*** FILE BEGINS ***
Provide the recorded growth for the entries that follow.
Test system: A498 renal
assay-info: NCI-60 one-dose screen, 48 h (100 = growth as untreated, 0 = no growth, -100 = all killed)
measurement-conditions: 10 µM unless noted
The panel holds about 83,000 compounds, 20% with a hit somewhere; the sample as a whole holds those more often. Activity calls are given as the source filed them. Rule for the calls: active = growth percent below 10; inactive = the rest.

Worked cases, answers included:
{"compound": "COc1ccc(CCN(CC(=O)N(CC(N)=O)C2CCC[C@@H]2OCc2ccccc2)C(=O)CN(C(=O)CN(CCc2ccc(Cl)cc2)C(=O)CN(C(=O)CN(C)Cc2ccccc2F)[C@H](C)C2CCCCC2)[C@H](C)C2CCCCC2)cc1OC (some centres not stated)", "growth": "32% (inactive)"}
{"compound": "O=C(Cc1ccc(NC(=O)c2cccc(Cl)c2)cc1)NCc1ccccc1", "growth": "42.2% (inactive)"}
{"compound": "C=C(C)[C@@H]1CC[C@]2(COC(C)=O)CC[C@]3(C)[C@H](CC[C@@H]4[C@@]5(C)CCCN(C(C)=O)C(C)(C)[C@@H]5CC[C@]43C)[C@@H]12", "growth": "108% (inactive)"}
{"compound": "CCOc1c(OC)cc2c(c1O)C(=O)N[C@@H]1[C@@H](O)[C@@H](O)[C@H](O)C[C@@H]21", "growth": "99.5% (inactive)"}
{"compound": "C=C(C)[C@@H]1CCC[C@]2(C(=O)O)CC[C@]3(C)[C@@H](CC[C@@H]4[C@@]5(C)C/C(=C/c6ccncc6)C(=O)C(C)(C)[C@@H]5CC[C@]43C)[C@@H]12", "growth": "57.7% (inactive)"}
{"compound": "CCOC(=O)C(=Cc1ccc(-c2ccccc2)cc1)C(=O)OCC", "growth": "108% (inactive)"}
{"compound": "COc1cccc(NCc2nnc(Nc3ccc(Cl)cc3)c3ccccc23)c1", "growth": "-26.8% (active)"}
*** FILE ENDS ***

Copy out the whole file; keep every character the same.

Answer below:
Provide the recorded growth for the entries that follow.
Test system: A498 renal
assay-info: NCI-60 one-dose screen, 48 h (100 = growth as untreated, 0 = no growth, -100 = all killed)
measurement-conditions: 10 µM unless noted
The panel holds about 83,000 compounds, 20% with a hit somewhere; the sample as a whole holds those more often. Activity calls are given as the source filed them. Rule for the calls: active = growth percent below 10; inactive = the rest.

Worked cases, answers included:
{"compound": "COc1ccc(CCN(CC(=O)N(CC(N)=O)C2CCC[C@@H]2OCc2ccccc2)C(=O)CN(C(=O)CN(CCc2ccc(Cl)cc2)C(=O)CN(C(=O)CN(C)Cc2ccccc2F)[C@H](C)C2CCCCC2)[C@H](C)C2CCCCC2)cc1OC (some centres not stated)", "growth": "32% (inactive)"}
{"compound": "O=C(Cc1ccc(NC(=O)c2cccc(Cl)c2)cc1)NCc1ccccc1", "growth": "42.2% (inactive)"}
{"compound": "C=C(C)[C@@H]1CC[C@]2(COC(C)=O)CC[C@]3(C)[C@H](CC[C@@H]4[C@@]5(C)CCCN(C(C)=O)C(C)(C)[C@@H]5CC[C@]43C)[C@@H]12", "growth": "108% (inactive)"}
{"compound": "CCOc1c(OC)cc2c(c1O)C(=O)N[C@@H]1[C@@H](O)[C@@H](O)[C@H](O)C[C@@H]21", "growth": "99.5% (inactive)"}
{"compound": "C=C(C)[C@@H]1CCC[C@]2(C(=O)O)CC[C@]3(C)[C@@H](CC[C@@H]4[C@@]5(C)C/C(=C/c6ccncc6)C(=O)C(C)(C)[C@@H]5CC[C@]43C)[C@@H]12", "growth": "57.7% (inactive)"}
{"compound": "CCOC(=O)C(=Cc1ccc(-c2ccccc2)cc1)C(=O)OCC", "growth": "108% (inactive)"}
{"compound": "COc1cccc(NCc2nnc(Nc3ccc(Cl)cc3)c3ccccc23)c1", "growth": "-26.8% (active)"}